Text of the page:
Last week, Turkiye hosted one of music’s most iconic stars, singer-songwriter Yusuf Islam. The artist was performing a series of fundraising concerts in Istanbul and Ankara, with President Recep Tayyip Erdoğan and his wife, First Lady Emine Erdoğan attending the event in the Turkish capital.
Born in London on July 21, 1948 as Steven Demetre Georgiou, Islam enjoyed a long career in music, rising to prominence in the 60s and 70s with hits like Wild World, Morning Has Broken, and more.
During the concert in Ankara, the 74-year-old British star, who is of mixed origin by his Greek Cypriot father and his Swedish mother, gave a short lecture, in which he asked the Turkish president not to “give up trying to find a a peaceful solution for my homeland which is Cyprus, insAllah.
Islam, who before converting to Islam had the stage name of Cat Stevens, was making her debut in Turkey. He took the stage at AKM Türk Telekom Opera Salonu in Istanbul on October 19 as part of the Beyoğlu Culture Road Festival, followed by a concert at CSO Ada Ana Salon in Ankara on October 23, for the Başkent Culture Road Festival.
Proceeds from both concerts will be donated to the star’s charity ‘Peace Train’, which supports disadvantaged communities around the world through food aid, access to water and other relief projects. building to improve their lives.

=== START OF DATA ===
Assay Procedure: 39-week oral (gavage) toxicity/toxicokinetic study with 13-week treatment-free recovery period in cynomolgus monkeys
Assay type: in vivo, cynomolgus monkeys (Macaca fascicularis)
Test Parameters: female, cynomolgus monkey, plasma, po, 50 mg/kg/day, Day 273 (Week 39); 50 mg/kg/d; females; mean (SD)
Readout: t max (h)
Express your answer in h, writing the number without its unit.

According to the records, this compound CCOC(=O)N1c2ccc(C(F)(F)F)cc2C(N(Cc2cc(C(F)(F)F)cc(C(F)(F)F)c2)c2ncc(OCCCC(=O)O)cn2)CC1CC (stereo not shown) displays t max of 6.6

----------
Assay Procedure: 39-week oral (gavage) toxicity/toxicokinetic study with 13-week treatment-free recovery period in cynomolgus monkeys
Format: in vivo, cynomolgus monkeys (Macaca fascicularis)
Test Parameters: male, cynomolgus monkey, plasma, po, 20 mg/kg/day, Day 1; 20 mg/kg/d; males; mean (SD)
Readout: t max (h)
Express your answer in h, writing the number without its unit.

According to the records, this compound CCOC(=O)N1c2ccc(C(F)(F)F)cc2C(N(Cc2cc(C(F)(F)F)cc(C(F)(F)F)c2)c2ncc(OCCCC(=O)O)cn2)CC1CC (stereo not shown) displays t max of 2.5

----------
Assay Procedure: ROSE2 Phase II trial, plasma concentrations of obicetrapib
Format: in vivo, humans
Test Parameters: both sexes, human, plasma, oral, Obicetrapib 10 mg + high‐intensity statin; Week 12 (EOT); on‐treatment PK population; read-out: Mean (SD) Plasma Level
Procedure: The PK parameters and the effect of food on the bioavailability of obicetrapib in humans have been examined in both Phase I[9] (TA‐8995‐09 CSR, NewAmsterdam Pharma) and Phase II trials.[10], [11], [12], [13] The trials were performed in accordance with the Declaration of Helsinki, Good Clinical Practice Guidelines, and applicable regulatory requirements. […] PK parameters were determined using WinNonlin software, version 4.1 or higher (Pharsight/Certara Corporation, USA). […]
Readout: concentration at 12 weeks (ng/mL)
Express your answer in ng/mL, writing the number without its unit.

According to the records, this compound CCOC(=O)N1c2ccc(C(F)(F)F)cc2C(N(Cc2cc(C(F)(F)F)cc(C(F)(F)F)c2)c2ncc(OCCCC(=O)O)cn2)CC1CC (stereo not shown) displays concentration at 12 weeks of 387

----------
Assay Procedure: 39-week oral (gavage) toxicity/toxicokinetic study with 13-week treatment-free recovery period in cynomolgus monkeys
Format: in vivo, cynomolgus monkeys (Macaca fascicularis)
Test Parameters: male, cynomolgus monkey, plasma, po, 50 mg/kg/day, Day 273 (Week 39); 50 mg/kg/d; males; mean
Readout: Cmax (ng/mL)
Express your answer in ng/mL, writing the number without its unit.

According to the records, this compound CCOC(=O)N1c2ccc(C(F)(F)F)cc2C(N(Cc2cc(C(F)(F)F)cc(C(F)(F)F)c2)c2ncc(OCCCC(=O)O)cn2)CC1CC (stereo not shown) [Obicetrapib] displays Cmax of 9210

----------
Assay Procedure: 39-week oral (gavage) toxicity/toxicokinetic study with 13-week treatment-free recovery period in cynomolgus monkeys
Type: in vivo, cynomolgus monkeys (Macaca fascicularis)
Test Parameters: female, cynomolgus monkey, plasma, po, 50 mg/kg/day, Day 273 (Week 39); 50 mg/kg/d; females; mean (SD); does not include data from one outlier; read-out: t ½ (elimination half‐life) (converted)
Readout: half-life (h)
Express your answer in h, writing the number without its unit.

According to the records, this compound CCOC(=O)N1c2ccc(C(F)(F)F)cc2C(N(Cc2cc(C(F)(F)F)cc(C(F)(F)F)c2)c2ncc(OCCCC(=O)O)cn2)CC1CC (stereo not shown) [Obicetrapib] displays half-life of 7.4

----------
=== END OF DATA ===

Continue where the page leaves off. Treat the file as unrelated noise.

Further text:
In a short address at the Ankara concert to the Turkish President, who was seated in the front row, Yusuf Islam said:
“Mr. Speaker, I would like once again to thank you for your fantastic and generous support of British Muslims and the building of the Cambridge Mosque in the UK. And also to salute your outstanding work in trying to open the blockages between Ukraine and Russia.
“And I would ask you not to give up trying to find a peaceful solution for my homeland, Cyprus, insAllah. And to continue your precious support for Palestinian freedoms, insAllah, so that all can live in peace in the Holy Land.
The superstar, whose music was one of the defining sounds of the 1970s, gifted the Turkish frontman a guitar, and the couple and their wives posed together for photos.
After the concert in Ankara, the First Lady shared the photos with this message on Twitter:
“We are extremely happy to have welcomed world renowned musician Yusuf Islam and his family to our country. He touched our hearts with his works reflected through the universal language of music,” the First Lady tweeted, adding that they had been “fascinated” by the song of Islam inspired by the 13th century Turkish folk poet Yunus Emre.
In March this year, the Diyanet (presidency of religious affairs) in Turkiye awarded Islam its International Benevolence Award for its charity work Peace Train. The organization is named after a Cat Stevens song of the same name that received critical acclaim in 1971.
Born in London on July 21, 1948 as Steven Demetre Georgiou, Islam enjoyed a long career in music, rising to prominence in the 60s and 70s with tracks such as Wild World, Morning Has Broken, Father and Son and Hard-Headed Woman, who merged folk, rock and country music.
He learned to play the piano as a child, before taking up the guitar at the age of 15, when he also started writing songs.
He converted to Islam in 1977 after nearly drowning in the Pacific Ocean while swimming off Malibu Beach. Since then, he has devoted much of his life to philanthropic causes, with a particular focus on Muslim communities around the world.